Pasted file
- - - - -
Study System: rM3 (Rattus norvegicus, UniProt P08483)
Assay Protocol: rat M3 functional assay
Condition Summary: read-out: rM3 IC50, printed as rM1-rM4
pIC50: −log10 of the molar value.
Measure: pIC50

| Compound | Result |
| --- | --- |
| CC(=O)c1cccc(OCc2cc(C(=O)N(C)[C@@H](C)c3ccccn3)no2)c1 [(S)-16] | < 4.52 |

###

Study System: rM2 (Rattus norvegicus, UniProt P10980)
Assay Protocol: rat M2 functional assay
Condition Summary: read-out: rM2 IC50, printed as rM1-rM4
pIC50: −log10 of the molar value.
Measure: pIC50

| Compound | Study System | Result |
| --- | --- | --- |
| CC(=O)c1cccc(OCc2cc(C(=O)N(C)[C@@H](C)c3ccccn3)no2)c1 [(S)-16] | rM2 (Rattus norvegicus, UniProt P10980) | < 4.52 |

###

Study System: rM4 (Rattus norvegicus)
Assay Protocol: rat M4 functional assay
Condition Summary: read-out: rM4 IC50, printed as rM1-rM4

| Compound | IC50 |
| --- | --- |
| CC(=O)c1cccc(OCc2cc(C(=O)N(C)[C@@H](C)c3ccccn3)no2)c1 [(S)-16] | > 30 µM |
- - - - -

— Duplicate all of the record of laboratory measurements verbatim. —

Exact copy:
Study System: rM3 (Rattus norvegicus, UniProt P08483)
Assay Protocol: rat M3 functional assay
Condition Summary: read-out: rM3 IC50, printed as rM1-rM4
pIC50: −log10 of the molar value.
Measure: pIC50

| Compound | Result |
| --- | --- |
| CC(=O)c1cccc(OCc2cc(C(=O)N(C)[C@@H](C)c3ccccn3)no2)c1 [(S)-16] | < 4.52 |

###

Study System: rM2 (Rattus norvegicus, UniProt P10980)
Assay Protocol: rat M2 functional assay
Condition Summary: read-out: rM2 IC50, printed as rM1-rM4
pIC50: −log10 of the molar value.
Measure: pIC50

| Compound | Study System | Result |
| --- | --- | --- |
| CC(=O)c1cccc(OCc2cc(C(=O)N(C)[C@@H](C)c3ccccn3)no2)c1 [(S)-16] | rM2 (Rattus norvegicus, UniProt P10980) | < 4.52 |

###

Study System: rM4 (Rattus norvegicus)
Assay Protocol: rat M4 functional assay
Condition Summary: read-out: rM4 IC50, printed as rM1-rM4

| Compound | IC50 |
| --- | --- |
| CC(=O)c1cccc(OCc2cc(C(=O)N(C)[C@@H](C)c3ccccn3)no2)c1 [(S)-16] | > 30 µM |